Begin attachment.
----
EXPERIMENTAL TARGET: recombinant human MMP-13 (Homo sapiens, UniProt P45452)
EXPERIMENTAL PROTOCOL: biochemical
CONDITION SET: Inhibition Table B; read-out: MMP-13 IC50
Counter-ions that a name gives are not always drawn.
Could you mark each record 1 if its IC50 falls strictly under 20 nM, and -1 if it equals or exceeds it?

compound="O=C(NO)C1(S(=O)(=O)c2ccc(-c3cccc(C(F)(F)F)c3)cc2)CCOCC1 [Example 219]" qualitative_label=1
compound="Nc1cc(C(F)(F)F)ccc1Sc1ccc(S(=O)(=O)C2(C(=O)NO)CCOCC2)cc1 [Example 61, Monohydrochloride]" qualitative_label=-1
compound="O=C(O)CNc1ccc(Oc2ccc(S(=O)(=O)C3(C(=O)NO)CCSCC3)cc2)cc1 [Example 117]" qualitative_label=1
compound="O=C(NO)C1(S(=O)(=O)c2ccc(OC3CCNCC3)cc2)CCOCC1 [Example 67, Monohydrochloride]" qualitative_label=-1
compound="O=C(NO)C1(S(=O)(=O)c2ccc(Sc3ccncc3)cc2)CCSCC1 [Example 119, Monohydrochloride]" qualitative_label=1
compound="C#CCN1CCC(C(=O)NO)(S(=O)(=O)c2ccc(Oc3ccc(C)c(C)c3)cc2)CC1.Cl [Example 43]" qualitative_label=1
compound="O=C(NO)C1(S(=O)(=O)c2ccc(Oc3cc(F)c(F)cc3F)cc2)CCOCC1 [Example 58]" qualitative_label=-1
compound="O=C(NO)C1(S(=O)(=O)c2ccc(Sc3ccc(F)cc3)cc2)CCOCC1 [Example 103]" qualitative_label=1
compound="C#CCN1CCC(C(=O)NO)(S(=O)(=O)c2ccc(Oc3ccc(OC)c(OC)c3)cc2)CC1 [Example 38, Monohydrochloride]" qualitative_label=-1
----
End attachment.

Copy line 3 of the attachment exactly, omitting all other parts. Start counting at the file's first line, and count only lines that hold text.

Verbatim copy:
CONDITION SET: Inhibition Table B; read-out: MMP-13 IC50